Moving Grade 9 to Secondary Schools: A Paradigm Shift for Education Reform

The Ministry of Education is considering relocating Grade 9 learners to secondary schools, starting next year. This proposal aims to address the challenges faced by Junior Secondary Schools (JSS), including shortages of facilities, teachers, and inadequate training, which have plagued the implementation of the Competency-Based Curriculum (CBC).

Current Challenges in Junior Secondary Schools

The challenges in JSS are multifaceted, encompassing a lack of essential resources such as classrooms, libraries, and laboratories, coupled with a shortage of qualified teachers. These issues have impeded the effective execution of the CBC, particularly for the first learners who transitioned to JSS.

Proposal and Rationale

To mitigate these challenges, the Ministry of Education is contemplating a radical shift in the education system by moving Grade 9 learners to existing secondary schools. This strategic move leverages the available resources in secondary schools, including furnished laboratories, libraries, and vacant classrooms, created when this year’s KCSE candidates leave.

The expected rigour in Grade Nine and the need to strengthen career paths among students provide a compelling rationale for this proposed shift. If adopted, this decision aligns with proposals from the Kenya Union of Post Primary Education Teachers (Kuppet), advocating for Grades Seven and Eight to remain in primary schools while Grade Nine transitions to high school.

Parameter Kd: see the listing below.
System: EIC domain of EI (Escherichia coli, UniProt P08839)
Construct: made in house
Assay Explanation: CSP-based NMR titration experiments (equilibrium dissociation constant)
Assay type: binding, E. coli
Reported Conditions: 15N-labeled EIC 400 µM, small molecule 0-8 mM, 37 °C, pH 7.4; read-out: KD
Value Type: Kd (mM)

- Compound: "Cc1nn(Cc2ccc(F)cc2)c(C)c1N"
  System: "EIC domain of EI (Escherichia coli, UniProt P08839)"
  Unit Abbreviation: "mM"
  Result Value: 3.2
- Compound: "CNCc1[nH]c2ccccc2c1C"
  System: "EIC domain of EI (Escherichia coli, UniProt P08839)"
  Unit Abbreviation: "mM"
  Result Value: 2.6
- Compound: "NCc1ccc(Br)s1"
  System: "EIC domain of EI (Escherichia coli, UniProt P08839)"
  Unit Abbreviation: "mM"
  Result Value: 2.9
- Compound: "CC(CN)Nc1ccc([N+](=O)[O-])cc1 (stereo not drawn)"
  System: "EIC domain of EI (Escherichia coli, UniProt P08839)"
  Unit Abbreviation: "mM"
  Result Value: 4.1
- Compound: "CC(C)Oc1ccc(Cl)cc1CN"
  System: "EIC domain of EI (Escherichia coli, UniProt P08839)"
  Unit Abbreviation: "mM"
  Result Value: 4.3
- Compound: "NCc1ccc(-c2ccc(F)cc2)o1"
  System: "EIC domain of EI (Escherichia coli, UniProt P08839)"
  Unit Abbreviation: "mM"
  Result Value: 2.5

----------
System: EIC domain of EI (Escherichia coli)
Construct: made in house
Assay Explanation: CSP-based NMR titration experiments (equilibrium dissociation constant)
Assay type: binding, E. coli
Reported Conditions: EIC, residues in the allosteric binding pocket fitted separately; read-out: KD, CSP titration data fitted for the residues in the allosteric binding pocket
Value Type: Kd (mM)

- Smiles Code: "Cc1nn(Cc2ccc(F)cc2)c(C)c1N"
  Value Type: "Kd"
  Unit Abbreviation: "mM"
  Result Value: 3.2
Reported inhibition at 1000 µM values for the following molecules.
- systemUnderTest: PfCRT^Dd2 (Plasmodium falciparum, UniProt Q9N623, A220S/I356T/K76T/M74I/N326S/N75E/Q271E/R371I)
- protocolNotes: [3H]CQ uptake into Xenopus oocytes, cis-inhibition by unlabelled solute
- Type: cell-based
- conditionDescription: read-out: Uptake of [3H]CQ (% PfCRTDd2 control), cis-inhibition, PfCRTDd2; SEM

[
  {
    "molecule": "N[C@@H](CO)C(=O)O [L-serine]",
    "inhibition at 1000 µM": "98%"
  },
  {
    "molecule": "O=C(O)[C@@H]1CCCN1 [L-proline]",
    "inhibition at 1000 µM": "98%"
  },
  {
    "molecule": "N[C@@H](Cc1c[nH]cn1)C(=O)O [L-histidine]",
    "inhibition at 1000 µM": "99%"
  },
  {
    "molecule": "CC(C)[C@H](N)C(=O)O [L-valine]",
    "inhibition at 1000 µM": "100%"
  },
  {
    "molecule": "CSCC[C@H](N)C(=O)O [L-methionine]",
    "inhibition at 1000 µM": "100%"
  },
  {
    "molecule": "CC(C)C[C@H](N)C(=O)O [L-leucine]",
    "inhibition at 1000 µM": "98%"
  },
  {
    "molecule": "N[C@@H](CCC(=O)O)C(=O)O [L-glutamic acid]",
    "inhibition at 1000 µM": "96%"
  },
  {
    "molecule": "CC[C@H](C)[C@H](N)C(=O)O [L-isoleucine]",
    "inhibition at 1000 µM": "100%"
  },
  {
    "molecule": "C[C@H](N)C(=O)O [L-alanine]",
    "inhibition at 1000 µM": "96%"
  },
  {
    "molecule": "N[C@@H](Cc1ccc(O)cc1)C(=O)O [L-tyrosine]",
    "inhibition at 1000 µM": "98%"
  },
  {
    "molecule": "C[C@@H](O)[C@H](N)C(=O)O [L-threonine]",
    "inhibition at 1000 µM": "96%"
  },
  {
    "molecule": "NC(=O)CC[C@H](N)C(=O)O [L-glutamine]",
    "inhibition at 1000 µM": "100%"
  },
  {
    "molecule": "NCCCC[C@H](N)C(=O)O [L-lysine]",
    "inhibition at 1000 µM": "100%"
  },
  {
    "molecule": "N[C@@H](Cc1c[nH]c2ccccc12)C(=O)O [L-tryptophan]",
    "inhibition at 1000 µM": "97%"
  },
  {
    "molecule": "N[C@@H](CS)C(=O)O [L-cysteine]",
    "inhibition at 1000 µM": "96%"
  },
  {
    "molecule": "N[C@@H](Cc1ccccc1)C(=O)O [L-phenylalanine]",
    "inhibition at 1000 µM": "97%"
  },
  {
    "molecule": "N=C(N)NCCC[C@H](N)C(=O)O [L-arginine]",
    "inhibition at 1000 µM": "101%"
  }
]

Kuppet highlights the underutilization of resources in secondary schools, emphasizing the availability of trained teachers and infrastructure that could be optimally used to enhance the quality of education.

Challenges in Junior Secondary Schools

A spot-check investigation reveals the struggles faced by learners and teachers in JSS. Overcrowded classrooms, limited resources, and inadequate teacher numbers create a challenging learning environment. The lack of subject mastery among some teachers, coupled with discontent due to poor pay, adds to the complexity of the situation.

Ministry’s Response and Funding

To address these challenges, the Ministry of Education has allocated funds for the construction of 15,021 classrooms for JSS by 2025. The World Bank is set to contribute an additional Sh9 billion towards building 9,000 classrooms, with support from the National Government Constituency Development Fund (NGCDF). This substantial investment aims to create conducive learning environments and ensure that the transition of Grade 9 learners to secondary schools is seamless.


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